Nancy Blanco, who is vaccinated, has taken great care to keep her family safe. On an afternoon errand for ice cream in Sacramento’s Florin neighborhood, Blanco’s kids, Vanessa, 13, and Steven, 9, both wore masks. Vanessa says she eagerly took the vaccine because she wanted to feel safe, especially at school. But Steven has so far refused it.

“He is afraid of it,” Blanco says. “It makes him very anxious. He says the vaccine is not good for him.” Blanco isn’t sure where her son got the misinformation but acknowledged that myths about the virus and vaccine run deep in her community.

Kasirye urges everyone to tap into reliable sources for COVID information.

“People need to understand how our immune system works, how vaccines work, and why it’s so much better to be vaccinated than to get the disease,” she says. “Our immune system is battling all kinds of invasions all the time, and vaccines speed up the body’s ability to recognize foreign entities and stop infection.”

COVID-19 vaccines are still not approved for children under 5. That’s why Lori LaRocca, 60, was wearing a mask as she boarded a plane recently for a long-delayed trip to San Diego with a friend.

“When the mask mandate was lifted for the airlines, I thought that’s not a bad thing,” she says. “But I have a grandson who is under 5 and not yet vaccinated. I will see my daughter next week, and I don’t want to get COVID and give it to her since she could give it to him.”

LaRocca adds that it’s impossible to know whether other passengers are vaccinated or infected with the virus, and the mask makes her feel safer.

“I’m fully vaccinated and boosted, but not everyone here is,” she says. “I don’t go into the grocery store with a mask anymore, but at the grocery store you are not in a seat next to someone you don’t know for an hour and a half.”

Vaccination status doesn’t bother airline passenger Michelle Ogaz, who was relieved she no longer had to wear a mask and says she uses her shirt collar or sleeve to cover a sneeze or cough.

Ogaz, of Williams in Colusa County, doesn’t think masks are effective; she says she was wearing one when she got the virus. She is also unvaccinated and feels confident that she’s now immune to the virus.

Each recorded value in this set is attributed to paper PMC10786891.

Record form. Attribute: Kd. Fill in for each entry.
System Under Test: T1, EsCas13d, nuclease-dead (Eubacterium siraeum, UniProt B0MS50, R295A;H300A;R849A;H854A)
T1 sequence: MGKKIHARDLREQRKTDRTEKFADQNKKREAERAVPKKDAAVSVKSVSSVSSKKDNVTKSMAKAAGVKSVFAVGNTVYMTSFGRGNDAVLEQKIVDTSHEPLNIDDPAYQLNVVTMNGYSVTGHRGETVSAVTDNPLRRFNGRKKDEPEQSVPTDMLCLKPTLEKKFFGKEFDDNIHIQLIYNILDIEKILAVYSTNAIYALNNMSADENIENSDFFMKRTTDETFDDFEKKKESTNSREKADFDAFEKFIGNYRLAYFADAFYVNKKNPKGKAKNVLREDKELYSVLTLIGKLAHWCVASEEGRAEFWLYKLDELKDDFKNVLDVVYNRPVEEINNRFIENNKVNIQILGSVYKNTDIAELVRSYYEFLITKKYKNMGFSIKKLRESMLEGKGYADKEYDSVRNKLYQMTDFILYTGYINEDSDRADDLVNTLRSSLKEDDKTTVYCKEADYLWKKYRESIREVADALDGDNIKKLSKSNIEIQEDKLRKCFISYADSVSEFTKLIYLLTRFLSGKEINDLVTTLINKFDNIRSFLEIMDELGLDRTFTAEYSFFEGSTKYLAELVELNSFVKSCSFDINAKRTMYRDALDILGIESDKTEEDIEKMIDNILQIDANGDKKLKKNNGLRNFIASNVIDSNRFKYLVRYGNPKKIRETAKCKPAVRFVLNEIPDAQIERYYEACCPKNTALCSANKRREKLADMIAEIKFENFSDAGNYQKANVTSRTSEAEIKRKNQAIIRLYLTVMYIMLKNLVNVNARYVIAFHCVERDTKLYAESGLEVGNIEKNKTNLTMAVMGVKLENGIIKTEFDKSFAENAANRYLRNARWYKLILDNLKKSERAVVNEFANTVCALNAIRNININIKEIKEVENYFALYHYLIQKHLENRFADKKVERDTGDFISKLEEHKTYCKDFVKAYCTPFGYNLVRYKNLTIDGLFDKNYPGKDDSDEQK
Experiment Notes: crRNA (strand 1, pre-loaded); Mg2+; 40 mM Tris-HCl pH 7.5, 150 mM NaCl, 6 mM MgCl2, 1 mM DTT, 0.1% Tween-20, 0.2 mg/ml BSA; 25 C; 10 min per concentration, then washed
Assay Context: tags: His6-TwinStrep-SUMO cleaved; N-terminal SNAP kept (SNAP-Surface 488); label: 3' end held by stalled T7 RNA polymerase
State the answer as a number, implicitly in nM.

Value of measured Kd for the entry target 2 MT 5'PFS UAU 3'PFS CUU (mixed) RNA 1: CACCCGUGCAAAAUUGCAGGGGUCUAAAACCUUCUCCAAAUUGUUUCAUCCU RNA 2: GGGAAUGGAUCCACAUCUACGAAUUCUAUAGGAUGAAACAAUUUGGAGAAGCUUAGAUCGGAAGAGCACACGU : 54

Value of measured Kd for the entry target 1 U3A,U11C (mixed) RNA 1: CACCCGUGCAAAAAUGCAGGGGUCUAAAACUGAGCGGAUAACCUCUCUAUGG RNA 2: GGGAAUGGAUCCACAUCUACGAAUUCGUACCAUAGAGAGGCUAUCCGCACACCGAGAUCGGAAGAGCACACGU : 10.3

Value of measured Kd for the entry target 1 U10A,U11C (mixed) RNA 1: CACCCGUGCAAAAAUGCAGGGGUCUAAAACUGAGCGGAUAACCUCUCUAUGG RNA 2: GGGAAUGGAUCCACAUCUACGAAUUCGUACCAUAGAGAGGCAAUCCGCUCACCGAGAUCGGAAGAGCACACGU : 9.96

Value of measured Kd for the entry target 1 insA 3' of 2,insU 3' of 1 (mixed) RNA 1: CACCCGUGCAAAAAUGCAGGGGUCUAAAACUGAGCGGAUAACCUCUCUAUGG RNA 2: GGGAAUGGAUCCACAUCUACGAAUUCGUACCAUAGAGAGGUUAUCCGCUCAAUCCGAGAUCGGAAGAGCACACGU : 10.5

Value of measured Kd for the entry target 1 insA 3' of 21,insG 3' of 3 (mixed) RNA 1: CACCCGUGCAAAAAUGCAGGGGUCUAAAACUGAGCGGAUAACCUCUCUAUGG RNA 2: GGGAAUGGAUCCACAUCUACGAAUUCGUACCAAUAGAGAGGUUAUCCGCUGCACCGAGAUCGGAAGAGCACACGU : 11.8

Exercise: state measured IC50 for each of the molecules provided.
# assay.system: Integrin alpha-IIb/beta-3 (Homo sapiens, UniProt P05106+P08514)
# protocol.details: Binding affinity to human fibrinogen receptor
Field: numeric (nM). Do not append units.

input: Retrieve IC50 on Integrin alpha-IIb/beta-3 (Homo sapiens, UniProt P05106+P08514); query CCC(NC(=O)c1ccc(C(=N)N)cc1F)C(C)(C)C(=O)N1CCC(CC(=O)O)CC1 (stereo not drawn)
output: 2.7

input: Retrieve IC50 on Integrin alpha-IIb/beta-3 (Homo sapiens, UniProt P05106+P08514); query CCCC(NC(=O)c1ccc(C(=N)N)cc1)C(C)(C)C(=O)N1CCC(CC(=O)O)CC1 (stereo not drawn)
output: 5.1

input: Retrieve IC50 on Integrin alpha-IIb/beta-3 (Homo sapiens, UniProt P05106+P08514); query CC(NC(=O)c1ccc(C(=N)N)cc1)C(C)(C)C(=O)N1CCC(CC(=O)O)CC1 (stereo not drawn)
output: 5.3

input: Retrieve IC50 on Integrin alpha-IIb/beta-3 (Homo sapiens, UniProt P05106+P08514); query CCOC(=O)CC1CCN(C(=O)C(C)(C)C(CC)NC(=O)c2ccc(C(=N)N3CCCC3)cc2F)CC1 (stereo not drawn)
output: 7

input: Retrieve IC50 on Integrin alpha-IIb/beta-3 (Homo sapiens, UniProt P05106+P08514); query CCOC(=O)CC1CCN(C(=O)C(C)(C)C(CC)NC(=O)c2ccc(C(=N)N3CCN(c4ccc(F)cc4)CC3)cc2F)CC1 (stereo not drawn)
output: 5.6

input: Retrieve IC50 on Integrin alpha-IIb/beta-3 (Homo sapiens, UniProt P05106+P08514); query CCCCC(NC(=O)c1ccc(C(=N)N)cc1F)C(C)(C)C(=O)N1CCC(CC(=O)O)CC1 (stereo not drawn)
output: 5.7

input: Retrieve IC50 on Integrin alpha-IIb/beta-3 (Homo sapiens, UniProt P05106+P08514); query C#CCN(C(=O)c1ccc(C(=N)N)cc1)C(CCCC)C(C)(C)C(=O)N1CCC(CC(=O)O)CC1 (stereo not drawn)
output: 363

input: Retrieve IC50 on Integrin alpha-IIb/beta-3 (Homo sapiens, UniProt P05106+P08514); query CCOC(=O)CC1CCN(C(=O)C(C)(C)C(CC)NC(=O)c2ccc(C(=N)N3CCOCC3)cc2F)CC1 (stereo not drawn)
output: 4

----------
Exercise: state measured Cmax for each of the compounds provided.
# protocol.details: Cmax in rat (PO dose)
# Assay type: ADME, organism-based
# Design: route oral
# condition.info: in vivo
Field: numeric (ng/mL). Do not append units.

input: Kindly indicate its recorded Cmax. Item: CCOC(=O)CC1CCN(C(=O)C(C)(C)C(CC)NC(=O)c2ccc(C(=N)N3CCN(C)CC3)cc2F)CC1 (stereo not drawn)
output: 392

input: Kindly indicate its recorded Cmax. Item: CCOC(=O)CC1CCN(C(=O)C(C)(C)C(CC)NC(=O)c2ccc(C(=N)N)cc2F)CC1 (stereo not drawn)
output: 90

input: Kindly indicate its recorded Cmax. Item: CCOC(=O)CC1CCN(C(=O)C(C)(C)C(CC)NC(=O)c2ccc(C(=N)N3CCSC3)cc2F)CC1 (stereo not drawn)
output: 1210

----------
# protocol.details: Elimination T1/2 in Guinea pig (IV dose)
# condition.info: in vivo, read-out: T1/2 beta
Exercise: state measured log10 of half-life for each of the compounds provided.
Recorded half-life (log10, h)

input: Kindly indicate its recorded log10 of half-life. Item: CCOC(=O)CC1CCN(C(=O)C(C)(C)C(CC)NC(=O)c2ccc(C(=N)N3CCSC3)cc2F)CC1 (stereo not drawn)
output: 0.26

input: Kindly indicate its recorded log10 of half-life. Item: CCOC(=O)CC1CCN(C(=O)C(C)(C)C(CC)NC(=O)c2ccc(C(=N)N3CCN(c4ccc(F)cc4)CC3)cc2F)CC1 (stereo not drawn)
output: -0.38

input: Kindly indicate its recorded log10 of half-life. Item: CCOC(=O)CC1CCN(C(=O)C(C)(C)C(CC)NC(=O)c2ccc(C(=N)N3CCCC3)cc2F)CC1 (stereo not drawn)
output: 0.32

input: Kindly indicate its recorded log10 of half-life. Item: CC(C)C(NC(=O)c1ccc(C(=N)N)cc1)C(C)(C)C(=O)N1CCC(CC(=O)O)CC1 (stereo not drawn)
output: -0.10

Marina Texeira owns Sacramento’s Torch Club, the venerable downtown bar and live music venue. She closed the club for 16 months during the pandemic, and when she reopened in June 2021 she followed county COVID requirements. At the time they did not include wearing masks or proving vaccination status for indoor public spaces.

“When people are dancing, singing or drinking, it’s very hard to monitor the mask wearing,” she says. “That would be a full-time job.”

But within weeks she was seeing people getting infected and decided to tighten the rules, asking patrons to prove they’d been vaccinated and wear masks when not sipping cocktails or drinking beer—even while dancing. Texeira also insisted musical guests be vaccinated or test negative for COVID prior to their gigs.

Longtime patrons generally applauded the protocols, but she also dealt with significant backlash from opponents of the measures who let her know how they felt about her rules. Texeira was upset but undeterred.

“A lot of my patrons tend to be middle-aged, and I wanted them to feel safe,” she says. “It was a hard line, but I felt like I could sleep at night knowing I am doing everything I can.”

Texeira has now dropped those COVID rules, and she feels more confident that customers are safe, especially because the newer variants are less lethal. But, she says, “I could change that in a heartbeat if I see it going the other way.”

Businesses with the luxury of remote operations also have evolved with the easing of COVID-19 restrictions. At Lucas Public Affairs, a downtown public relations firm, employees now have the choice of in-person or remote work.

“We have a really dynamic team and a beautiful office, so being able to be together in the office was really important, but so was flexibility,” says office manager and HR lead Ally Refnes.

To work in the office, employees must prove they are vaccinated against COVID-19 or show a negative test within 24 hours, complete a health questionnaire and use an app to reserve office space.

When the pandemic hit in early 2020, Sharyn Gardner, then interim director for Sacramento State’s Center for Teaching and Learning, was at the forefront of assisting faculty in shifting to virtual instruction. Since reopening the campus to some in-person classes in the fall of 2021, she has helped navigate the easing of restrictions and looks forward to a return to mostly in-person classes and events this fall.

“We are trying to get back into the groove,” she says. “It is not necessarily back to normal.”

Gardner, chair of the Department of Management & Organizations, knows that some people will continue to wear masks or ask others to do so in the classroom, especially those who are over 60, at higher risk, taking care of an ill family member or have young kids who are not yet vaccinated.

Given that the region is not out of the COVID woods and that everyone is eager to be on campus for teaching and learning, she’s confident that such requests will be honored.

“They are respecting the needs of others,” she says.